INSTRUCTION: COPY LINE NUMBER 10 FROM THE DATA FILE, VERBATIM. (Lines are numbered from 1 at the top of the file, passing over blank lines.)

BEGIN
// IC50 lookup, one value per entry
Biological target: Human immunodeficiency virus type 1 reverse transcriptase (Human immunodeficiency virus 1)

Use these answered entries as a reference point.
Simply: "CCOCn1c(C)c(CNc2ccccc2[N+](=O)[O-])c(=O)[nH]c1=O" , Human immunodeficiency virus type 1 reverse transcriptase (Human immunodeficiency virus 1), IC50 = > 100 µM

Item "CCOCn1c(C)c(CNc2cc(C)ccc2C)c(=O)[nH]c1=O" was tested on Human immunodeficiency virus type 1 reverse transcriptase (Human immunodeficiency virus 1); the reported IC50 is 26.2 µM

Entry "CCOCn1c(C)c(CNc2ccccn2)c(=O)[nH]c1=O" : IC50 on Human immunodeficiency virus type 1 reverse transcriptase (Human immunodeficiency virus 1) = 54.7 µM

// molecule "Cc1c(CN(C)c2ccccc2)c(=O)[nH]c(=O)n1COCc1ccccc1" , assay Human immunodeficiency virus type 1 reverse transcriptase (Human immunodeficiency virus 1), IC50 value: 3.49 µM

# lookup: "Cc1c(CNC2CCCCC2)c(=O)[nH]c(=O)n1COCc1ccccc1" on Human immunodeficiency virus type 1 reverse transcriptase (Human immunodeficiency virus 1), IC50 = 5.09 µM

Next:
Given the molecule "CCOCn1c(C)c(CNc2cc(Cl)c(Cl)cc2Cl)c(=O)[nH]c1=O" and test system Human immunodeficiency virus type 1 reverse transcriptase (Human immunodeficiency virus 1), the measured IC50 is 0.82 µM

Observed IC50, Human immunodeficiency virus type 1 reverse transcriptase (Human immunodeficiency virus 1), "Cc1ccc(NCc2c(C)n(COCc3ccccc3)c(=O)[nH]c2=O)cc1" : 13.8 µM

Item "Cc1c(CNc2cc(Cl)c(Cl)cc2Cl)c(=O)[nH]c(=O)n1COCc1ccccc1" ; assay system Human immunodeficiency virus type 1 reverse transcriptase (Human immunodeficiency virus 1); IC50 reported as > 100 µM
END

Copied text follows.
Given the molecule "CCOCn1c(C)c(CNc2cc(Cl)c(Cl)cc2Cl)c(=O)[nH]c1=O" and test system Human immunodeficiency virus type 1 reverse transcriptase (Human immunodeficiency virus 1), the measured IC50 is 0.82 µM